Lately I’ve been contemplating what it means to have a truly theocentric worldview. I guess my worldview starts with the premise that life is either meaningless or it’s not; that I either matter or I am insignificant, random, or an accident. Of course most of the “questions” boil down to faith. Faith that there may not be any (satisfactory) answers. Faith that there may not be answers we would understand. And faith to trust God in the not knowing while we muddle our way through things.

Faith gives meaning to existence, which isn’t to say that I/we as Christians hold the patent on true faith. There are many different kinds of faith: faith in God, faith in man, faith in (your)self, and so on. Correct me if I’m wrong (and I know you will), but I assume that nihilists would say that we flee to the idea of God as a cop out because we can’t handle imagining a life without Him. He is our existential crutch in a meaningless life.

Just like I think that each of those faiths still have the problem of evil, I’m left with some other questions if life is meaningless. If I have nothing but this life, why should I be selfless? Why should I be sacrificial? Why should I be concerned about other people? We only have a momentary chance to “go for ours” and there is little benefit (evolutionarily speaking) to living for others (tribe, species, or what have you).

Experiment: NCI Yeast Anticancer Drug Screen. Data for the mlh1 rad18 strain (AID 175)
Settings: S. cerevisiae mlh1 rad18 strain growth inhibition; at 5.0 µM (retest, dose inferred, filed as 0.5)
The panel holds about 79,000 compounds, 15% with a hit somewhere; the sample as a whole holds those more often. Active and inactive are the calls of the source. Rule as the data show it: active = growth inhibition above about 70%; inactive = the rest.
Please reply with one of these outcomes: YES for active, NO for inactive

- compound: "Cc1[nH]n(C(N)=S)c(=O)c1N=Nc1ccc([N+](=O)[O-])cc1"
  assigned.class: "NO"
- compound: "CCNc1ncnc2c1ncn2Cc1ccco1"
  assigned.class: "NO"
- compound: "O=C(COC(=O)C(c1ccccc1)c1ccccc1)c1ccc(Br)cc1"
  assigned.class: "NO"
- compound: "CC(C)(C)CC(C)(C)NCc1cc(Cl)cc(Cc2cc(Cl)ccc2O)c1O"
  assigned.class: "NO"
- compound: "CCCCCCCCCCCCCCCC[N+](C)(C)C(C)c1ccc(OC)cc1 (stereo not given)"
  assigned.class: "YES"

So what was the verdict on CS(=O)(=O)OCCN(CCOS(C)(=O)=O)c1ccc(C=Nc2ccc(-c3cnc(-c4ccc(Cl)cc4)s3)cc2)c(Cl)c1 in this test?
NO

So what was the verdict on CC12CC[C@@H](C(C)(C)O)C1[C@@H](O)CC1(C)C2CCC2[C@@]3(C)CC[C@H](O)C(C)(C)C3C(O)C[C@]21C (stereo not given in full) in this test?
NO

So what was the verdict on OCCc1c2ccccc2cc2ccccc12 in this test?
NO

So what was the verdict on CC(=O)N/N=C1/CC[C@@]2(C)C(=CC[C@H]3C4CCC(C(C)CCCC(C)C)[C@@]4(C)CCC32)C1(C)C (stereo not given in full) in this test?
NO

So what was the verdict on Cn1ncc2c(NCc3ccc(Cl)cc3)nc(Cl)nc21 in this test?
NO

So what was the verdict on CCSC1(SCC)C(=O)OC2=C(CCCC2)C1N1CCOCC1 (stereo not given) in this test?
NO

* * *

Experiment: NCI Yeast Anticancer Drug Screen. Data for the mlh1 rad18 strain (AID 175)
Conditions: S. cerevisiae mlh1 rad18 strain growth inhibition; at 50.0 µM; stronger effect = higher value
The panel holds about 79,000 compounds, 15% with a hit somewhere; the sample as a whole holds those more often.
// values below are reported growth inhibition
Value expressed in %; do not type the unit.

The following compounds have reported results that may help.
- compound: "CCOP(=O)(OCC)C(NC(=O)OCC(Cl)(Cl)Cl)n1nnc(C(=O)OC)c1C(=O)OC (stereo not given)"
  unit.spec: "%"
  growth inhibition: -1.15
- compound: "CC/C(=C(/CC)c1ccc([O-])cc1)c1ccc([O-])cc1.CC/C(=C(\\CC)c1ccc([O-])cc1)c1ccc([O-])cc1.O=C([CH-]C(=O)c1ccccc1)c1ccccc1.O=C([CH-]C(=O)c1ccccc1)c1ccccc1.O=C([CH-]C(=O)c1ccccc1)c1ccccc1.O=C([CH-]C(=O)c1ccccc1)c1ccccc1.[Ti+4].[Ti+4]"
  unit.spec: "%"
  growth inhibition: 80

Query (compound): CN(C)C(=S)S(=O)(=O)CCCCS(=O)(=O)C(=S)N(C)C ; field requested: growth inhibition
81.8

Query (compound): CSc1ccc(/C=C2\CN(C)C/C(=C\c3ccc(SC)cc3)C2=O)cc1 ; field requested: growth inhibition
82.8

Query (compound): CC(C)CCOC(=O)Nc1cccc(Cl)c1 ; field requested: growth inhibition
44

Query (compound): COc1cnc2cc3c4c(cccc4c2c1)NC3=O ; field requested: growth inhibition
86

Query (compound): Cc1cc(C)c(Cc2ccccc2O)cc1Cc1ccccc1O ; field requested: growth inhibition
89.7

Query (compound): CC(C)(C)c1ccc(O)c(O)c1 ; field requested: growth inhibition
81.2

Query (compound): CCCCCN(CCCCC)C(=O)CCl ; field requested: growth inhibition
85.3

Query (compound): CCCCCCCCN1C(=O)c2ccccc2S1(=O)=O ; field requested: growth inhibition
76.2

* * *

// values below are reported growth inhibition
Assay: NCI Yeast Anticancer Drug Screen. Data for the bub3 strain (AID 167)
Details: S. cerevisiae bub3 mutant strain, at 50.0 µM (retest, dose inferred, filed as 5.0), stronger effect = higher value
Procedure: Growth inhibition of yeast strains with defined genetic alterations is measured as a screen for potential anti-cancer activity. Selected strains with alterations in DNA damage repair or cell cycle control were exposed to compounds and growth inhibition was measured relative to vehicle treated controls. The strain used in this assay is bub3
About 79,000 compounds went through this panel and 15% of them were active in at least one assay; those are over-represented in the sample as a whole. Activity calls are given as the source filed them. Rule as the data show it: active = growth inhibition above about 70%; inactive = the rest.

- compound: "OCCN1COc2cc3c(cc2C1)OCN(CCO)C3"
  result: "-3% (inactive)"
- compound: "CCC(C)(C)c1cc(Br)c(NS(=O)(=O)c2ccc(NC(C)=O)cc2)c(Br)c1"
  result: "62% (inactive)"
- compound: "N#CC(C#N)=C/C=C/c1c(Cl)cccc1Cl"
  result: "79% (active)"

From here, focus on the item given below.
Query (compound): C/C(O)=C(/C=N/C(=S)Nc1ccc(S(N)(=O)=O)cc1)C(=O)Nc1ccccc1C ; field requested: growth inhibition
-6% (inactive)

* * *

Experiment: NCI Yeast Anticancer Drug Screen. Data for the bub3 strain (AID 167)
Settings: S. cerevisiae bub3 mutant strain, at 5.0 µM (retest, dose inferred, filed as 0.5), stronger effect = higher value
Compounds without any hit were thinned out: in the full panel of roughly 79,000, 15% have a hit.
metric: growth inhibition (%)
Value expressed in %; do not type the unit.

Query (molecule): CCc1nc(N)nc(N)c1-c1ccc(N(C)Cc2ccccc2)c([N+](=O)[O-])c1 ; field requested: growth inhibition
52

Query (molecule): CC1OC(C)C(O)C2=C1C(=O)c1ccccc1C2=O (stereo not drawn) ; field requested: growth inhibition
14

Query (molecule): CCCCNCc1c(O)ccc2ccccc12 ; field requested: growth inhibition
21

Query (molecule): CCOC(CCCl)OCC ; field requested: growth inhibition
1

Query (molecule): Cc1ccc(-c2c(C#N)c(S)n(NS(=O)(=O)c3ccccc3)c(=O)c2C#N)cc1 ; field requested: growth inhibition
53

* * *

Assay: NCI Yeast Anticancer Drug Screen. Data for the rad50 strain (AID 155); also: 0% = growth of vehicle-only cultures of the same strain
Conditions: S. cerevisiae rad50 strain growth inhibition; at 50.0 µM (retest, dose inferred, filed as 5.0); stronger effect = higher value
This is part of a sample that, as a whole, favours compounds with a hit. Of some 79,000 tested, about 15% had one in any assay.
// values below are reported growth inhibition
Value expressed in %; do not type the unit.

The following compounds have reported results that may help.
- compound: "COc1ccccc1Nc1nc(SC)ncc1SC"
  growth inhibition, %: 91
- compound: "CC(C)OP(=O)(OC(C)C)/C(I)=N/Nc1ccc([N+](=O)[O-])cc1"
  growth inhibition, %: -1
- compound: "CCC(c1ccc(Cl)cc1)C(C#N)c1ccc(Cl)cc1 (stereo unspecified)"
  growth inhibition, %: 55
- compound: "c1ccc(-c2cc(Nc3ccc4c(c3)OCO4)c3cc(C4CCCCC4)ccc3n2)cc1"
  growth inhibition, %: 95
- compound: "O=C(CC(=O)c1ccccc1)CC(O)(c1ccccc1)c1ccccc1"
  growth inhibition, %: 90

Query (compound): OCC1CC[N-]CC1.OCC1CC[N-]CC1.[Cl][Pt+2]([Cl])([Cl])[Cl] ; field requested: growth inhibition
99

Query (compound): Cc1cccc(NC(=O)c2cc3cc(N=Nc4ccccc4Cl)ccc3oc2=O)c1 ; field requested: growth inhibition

A recurring comment since my discussions fleshing out what the Bible may or may not be saying on premarital sex has been why? Going with that question, why stop there? Why restrict yourself in any area of your life? Eat what you want. Drink what you want. Both are valid, necessary, and vital drives, why not do as much of either as you want? As I study what it means to be a Christian, I am struck by this pattern of a (holistic) lifestyle of restraint. Christian living seems to be one of denying oneself in all areas of your life, learning discipline.

I believe that we, as Christians, lead lives of delayed gratifications with the ultimate belief that the supreme gratification comes with eternal fellowship and communion with God. However, again, that’s a matter of faith.

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